The Vitamin C Vegetables – Fresh Tastes by Bev
By Bev Laumann, Author of A Taste of The Good Life: A Cookbook for IC & OAB
Ever wonder if you’re getting enough vitamin C? It’s something that a lot of us think about (or perhaps we should think about). Of course we can eat pears without suffering, but when it comes to vitamin C, pears just don’t measure up to such “high-C” fruits as oranges, guavas, or strawberries.
So what bladder-friendly foods do have plenty of vitamin C? Although most people don’t realize it, broccoli and bell peppers are excellent sources of this important vitamin. In fact, according to the American Dietetic Association, a half-cup of raw red bell pepper has about 50% more vitamin C than a medium-sized fresh orange. Even cooked, a half-cup of broccoli boasts of just as much vitamin C as an orange.
Several other vegetables also contain vitamin C in healthy doses. For instance, most adults can get all the daily vitamin C they need by eating about 2/3 of a cup of fresh green bell pepper, 1/3 cup of fresh red bell pepper, or 2/3 cup of cooked kohlrabi. Even a medium-sized baked potato has about 40 percent of the adult requirement of vitamin C (if you eat the skin).
Hearty homemade soups are one way to get vitamins from vegetables as well as warm yourself up on a blustery, bone-chilling January day. Just remember not to overcook your soup and use a lid on the soup pot to retain as many vitamins as possible.
Here is an easy-to-make soup from my cookbook, A Taste of the Good Life: A Cookbook for an Interstitial Cystitis Diet. Served with some crusty bread and a fresh pear, this soup makes a delicious and vitamin-packed meal.
Busy Day Chicken-Broccoli Soup
– serves 2
- 4 c. bladder-safe chicken broth (see note*)
- 3 cloves garlic, chopped
- 1/4 c. fresh carrots, peeled and chopped
- 3/4 c. cooked chicken, in bite-sized pieces
- 2 c. frozen broccoli florets
- 1/4 tsp. dried thyme
- 1/8 tsp. onion powder
- 1 bay leaf
- salt (and/or pepper) to taste
- 1/3 cup dry egg noodles
- Add all ingredients except noodles to a soup pot and bring to a simmer. Simmer about 12 minutes. Add noodles to the soup. Simmer a few minutes more, just until noodles are tender. Remove bay leaf before serving. This recipe also is delicious when using leftover turkey. Vitamin C: approx. 74 mg. per serving (about 120% of the adult RDA for vitamin C).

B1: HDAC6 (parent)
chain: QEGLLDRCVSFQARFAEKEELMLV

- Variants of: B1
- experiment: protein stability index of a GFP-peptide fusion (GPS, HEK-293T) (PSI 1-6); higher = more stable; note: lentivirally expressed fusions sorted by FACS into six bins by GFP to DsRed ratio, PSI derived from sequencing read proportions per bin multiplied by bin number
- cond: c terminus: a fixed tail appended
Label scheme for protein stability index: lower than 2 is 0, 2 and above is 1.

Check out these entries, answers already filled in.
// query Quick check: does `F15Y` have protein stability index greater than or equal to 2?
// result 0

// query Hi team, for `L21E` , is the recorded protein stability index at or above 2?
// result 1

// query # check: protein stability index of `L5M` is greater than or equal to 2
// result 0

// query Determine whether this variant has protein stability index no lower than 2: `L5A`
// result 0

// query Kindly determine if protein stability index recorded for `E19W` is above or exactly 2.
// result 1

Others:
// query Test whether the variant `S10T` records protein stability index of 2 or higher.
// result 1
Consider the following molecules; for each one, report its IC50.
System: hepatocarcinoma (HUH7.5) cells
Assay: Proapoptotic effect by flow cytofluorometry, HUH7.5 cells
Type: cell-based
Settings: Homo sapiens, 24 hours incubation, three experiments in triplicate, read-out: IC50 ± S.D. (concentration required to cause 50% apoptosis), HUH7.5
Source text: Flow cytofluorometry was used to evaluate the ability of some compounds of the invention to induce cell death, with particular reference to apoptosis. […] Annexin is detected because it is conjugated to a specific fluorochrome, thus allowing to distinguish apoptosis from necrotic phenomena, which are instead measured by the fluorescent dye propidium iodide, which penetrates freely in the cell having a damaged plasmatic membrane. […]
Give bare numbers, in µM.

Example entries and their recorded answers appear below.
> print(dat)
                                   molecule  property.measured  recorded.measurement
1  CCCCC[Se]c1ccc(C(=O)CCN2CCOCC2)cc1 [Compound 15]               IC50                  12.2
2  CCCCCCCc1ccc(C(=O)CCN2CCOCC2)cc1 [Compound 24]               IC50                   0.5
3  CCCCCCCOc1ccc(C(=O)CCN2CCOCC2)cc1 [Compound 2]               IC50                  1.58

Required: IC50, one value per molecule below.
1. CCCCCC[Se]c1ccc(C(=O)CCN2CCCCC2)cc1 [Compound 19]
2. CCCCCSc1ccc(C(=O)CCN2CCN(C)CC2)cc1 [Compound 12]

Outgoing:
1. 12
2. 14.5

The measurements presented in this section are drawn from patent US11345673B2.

Notes: The key to making this recipe bladder-safe is the chicken broth. Be sure to use a brand that does not contain bladder provokers like monosodium glutamate (MSG), yeast extract, or hydrolyzed protein. Most chicken broth and chicken soups do contain some form of MSG. Either it is added in pure form (which means “monosodium glutamate” will be on the label), or it is contained in other ingredients in the broth (which means that though the bladder irritants are there, they won’t be listed on the label).
Health Valley makes an excellent canned, low-fat, MSG-free chicken broth that also has significantly less salt than most brands. The company is a division of Hain Celestial Group, whose products are marketed nationally. Many, many grocery chains carry Hain products so it may be relatively easy for your local store’s manager to special order the Health Valley chicken broth for you. Here is the company’s toll-free number, manned from 8:00 am to 4:00 pm Pacific time: 1-800-423-4846. You may be able to find out from them which stores near you carry Hain or Health Valley products.
If you cannot locate a bladder-safe chicken broth, you can also make your own broth and freeze it.
Give any soup a festive look and boost its vitamin C by topping it with a couple tablespoons of your favorite raw vegetable garnish. Any of these work well: alfalfa sprouts; shredded carrot; finely chopped green, yellow, or red bell pepper; minced fresh parsley; chopped fresh broccoli florets; or finely shredded raw red cabbage.
- Roberta Larson Duyff. The American Dietetic Association’s Complete Food and Nutrition Guide. 1998. Chronimed Publishing. Minneapolis, MN.
- USDA Nutrient Database for Standard Reference, release 12. Oct. 13, 1998. U.S. Department of Agriculture, Nutrient Data Laboratory.
This article originally published Jan 1999, revised and updated by the author Jan 2004.